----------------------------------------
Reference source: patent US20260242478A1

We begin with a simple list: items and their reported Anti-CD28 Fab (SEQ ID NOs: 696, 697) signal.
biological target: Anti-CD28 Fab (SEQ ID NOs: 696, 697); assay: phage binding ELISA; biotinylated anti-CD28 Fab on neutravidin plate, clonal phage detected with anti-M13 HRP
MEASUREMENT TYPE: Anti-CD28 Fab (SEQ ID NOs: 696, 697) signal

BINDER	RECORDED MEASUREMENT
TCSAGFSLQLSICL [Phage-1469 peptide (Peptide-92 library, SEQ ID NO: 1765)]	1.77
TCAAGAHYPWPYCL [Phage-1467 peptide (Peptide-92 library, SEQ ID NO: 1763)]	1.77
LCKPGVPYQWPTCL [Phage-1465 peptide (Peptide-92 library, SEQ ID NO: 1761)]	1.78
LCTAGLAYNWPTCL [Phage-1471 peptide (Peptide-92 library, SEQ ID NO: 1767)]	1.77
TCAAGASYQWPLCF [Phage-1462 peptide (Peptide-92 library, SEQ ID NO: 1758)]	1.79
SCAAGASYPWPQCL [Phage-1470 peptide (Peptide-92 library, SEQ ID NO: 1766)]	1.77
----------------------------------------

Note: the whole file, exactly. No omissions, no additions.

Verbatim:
Reference source: patent US20260242478A1

We begin with a simple list: items and their reported Anti-CD28 Fab (SEQ ID NOs: 696, 697) signal.
biological target: Anti-CD28 Fab (SEQ ID NOs: 696, 697); assay: phage binding ELISA; biotinylated anti-CD28 Fab on neutravidin plate, clonal phage detected with anti-M13 HRP
MEASUREMENT TYPE: Anti-CD28 Fab (SEQ ID NOs: 696, 697) signal

BINDER	RECORDED MEASUREMENT
TCSAGFSLQLSICL [Phage-1469 peptide (Peptide-92 library, SEQ ID NO: 1765)]	1.77
TCAAGAHYPWPYCL [Phage-1467 peptide (Peptide-92 library, SEQ ID NO: 1763)]	1.77
LCKPGVPYQWPTCL [Phage-1465 peptide (Peptide-92 library, SEQ ID NO: 1761)]	1.78
LCTAGLAYNWPTCL [Phage-1471 peptide (Peptide-92 library, SEQ ID NO: 1767)]	1.77
TCAAGASYQWPLCF [Phage-1462 peptide (Peptide-92 library, SEQ ID NO: 1758)]	1.79
SCAAGASYPWPQCL [Phage-1470 peptide (Peptide-92 library, SEQ ID NO: 1766)]	1.77